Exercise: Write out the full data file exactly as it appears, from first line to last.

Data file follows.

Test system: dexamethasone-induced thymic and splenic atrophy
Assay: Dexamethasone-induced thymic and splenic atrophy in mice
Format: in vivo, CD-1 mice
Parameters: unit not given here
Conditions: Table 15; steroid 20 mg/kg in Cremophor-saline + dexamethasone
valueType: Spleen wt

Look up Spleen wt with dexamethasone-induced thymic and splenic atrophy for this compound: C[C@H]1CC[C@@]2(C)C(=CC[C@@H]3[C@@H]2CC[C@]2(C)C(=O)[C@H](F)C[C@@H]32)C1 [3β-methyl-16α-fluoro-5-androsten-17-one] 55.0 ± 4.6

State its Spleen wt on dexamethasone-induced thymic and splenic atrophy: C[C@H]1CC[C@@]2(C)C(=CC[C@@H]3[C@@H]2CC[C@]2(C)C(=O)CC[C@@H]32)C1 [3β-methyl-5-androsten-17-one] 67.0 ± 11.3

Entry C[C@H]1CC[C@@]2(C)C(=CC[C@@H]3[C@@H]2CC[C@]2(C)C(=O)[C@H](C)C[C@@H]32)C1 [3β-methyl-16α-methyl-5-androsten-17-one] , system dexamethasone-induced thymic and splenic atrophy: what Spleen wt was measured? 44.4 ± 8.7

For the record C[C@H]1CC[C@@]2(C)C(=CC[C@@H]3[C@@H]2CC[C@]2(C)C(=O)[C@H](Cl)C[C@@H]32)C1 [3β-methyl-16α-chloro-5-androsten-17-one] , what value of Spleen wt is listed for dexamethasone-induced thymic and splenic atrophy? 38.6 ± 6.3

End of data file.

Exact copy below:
Test system: dexamethasone-induced thymic and splenic atrophy
Assay: Dexamethasone-induced thymic and splenic atrophy in mice
Format: in vivo, CD-1 mice
Parameters: unit not given here
Conditions: Table 15; steroid 20 mg/kg in Cremophor-saline + dexamethasone
valueType: Spleen wt

Look up Spleen wt with dexamethasone-induced thymic and splenic atrophy for this compound: C[C@H]1CC[C@@]2(C)C(=CC[C@@H]3[C@@H]2CC[C@]2(C)C(=O)[C@H](F)C[C@@H]32)C1 [3β-methyl-16α-fluoro-5-androsten-17-one] 55.0 ± 4.6

State its Spleen wt on dexamethasone-induced thymic and splenic atrophy: C[C@H]1CC[C@@]2(C)C(=CC[C@@H]3[C@@H]2CC[C@]2(C)C(=O)CC[C@@H]32)C1 [3β-methyl-5-androsten-17-one] 67.0 ± 11.3

Entry C[C@H]1CC[C@@]2(C)C(=CC[C@@H]3[C@@H]2CC[C@]2(C)C(=O)[C@H](C)C[C@@H]32)C1 [3β-methyl-16α-methyl-5-androsten-17-one] , system dexamethasone-induced thymic and splenic atrophy: what Spleen wt was measured? 44.4 ± 8.7

For the record C[C@H]1CC[C@@]2(C)C(=CC[C@@H]3[C@@H]2CC[C@]2(C)C(=O)[C@H](Cl)C[C@@H]32)C1 [3β-methyl-16α-chloro-5-androsten-17-one] , what value of Spleen wt is listed for dexamethasone-induced thymic and splenic atrophy? 38.6 ± 6.3